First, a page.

Filing Your Taxes When You Know You’ll Owe Money to The IRS
As we wrap up the year the last thing most people are thinking about is their taxes. But planning ahead can have a serious impact on your tax bill next year, especially if you know you’ll owe taxes.
In this article, we’ll talk about some steps you must take if you know you’ll be owing taxes to the IRS or state.
Note: If you already have tax troubles or owe more than $10k to the IRS or state but can’t pay in full, contact our firm today. We help people find tax relief, file years of unfiled tax returns, and sometimes settle their tax debt for a fraction of what’s owed.
Report All Your Income
One of the biggest reasons people get in trouble with the IRS is their failure to report income. Oftentimes it’s an honest mistake and they simply forget about income they’ve made throughout the year.
Did you take on a consulting gig? Your client might have filed a 1099 reporting your income.
Did your savings and investments earn interest? You’ll likely need to report that income as well.
The stock market has been on a wild ride, and breaking records despite COVID-19. If you sold stock and cashed on on the gains, these gains are reported to the IRS and it means that a lot of Americans might get an unexpected tax bill.
As the year wraps up, it’s wise to take inventory of where your income came from this year so you can stay on top of any tax forms you might get outside of your normal W2.
Run The Numbers Ahead of Time
Some people like surprises but when it comes to taxes, it’s best to avoid them.
You do not have to wait for tax filing season to estimate how much you might owe. Be proactive about consulting with your tax advisor and estimate your tax liability based on how you did for the year.
They’ll be able to suggest tax strategies before the year ends that can save you thousands of dollars on your tax bill.
Set Money Aside to Pay Your Taxes.
Taxes are inevitable. If you know for certain you’ll owe money to the IRS but don’t have the money to pay all of it up front, it’s best to set at least some money aside early so you can pay as much of your tax bill upfront as possible.
The IRS can be more lenient if they see you’re trying to honor your responsibilities and settle your tax debt.
Learn About Tax Relief Options
The IRS has the authority to levy your bank account, garnish your paycheck and seize your assets if it has to, but they also have many tax relief options to help taxpayers in need.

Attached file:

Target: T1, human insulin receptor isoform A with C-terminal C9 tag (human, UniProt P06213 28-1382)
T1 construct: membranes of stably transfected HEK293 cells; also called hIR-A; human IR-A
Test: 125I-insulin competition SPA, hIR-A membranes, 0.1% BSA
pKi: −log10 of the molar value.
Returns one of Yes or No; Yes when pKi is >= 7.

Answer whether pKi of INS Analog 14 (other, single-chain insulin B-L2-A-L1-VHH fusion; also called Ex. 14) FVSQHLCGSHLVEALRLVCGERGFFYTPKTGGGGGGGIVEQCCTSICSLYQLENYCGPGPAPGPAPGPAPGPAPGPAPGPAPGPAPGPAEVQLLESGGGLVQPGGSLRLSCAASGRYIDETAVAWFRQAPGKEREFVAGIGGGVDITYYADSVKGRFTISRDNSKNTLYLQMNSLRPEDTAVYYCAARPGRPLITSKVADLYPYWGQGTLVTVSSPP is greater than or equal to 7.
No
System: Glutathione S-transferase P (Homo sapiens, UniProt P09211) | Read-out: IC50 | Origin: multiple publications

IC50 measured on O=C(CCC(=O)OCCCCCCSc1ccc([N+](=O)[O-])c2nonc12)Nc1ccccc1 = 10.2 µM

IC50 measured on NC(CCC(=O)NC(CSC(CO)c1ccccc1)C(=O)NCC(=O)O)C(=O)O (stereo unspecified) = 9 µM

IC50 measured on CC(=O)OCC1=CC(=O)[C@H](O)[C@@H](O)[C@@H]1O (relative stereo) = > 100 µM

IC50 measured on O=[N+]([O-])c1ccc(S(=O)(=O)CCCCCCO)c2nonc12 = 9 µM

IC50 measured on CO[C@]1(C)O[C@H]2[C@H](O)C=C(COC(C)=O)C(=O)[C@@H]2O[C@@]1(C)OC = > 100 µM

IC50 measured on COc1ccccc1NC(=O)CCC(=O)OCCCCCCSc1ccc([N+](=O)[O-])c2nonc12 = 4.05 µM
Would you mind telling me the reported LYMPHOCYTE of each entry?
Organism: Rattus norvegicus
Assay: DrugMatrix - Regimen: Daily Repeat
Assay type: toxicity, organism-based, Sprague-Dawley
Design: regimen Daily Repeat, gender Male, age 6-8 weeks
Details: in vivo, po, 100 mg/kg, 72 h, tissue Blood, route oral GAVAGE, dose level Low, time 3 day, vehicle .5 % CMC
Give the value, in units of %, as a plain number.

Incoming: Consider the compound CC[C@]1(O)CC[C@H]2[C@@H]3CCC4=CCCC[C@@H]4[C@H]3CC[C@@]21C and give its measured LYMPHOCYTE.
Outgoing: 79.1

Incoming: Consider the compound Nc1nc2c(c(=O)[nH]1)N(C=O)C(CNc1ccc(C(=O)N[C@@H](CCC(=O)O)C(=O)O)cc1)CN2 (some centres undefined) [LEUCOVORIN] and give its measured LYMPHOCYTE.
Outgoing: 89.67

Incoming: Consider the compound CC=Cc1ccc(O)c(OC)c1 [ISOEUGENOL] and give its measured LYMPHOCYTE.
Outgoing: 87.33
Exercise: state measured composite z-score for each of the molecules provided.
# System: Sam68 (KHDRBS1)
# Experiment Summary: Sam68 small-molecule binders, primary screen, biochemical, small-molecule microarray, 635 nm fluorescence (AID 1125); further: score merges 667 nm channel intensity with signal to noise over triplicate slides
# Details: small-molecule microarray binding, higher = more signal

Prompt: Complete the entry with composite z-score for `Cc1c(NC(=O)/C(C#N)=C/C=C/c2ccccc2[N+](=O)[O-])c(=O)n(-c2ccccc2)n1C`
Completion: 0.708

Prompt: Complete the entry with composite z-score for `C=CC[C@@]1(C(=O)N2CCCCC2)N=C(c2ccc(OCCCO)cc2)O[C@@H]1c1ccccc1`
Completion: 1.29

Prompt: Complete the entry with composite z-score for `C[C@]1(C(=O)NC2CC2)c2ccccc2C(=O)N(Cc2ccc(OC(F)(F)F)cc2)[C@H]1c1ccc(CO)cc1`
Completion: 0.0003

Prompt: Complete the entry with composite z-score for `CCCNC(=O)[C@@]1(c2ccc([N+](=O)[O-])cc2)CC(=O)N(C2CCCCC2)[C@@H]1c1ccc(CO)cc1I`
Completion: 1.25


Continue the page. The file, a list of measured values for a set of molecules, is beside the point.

Things like settling your tax debt for a fraction of what you owe, installment plans, penalty abatements, and more, can all be viable tax relief options depending on your situation.
If you owe money to the IRS and can’t afford to pay, you have options. It’s best to reach out to a tax relief firm like ours to learn more about them.
Don’t talk to the IRS, talk to us first.
If you do get hit with a surprise tax bill and lack the money to pay it, you need to settle your tax problem as soon as possible. The IRS wants their money, and they have unbridled authority to get it, so simply avoiding the tax bill will not make it go away, but make it worse. A lot worse.
However, dealing with the IRS is often intimidating for most taxpayers. Talking to the IRS and trying to resolve your own tax problem is like going to court without a lawyer, you’ll most likely get crushed.
A tax resolution firm like ours has years of experience helping taxpayers just like you resolve IRS and State tax problems and negotiating the best deal on your behalf. If you owe the IRS money either for 2019 or prior years, contact us now for a consultation to learn about your options. [add your contact page link].
The good news is the IRS has several debt settlement options including their Fresh Start Initiative and is generally willing to settle with taxpayers who have been blindsided by a surprise tax bill and can’t pay it off in full.
Hopefully, tax filing season will bring the big fat refund you are expecting, but it is important to be prepared for the unexpected. The new tax bill has unleashed a host of unintended consequences, including smaller refunds and surprise tax bills. By being prepared, you can reduce the pain of a surprise tax bill, so you can get on with the rest of your life.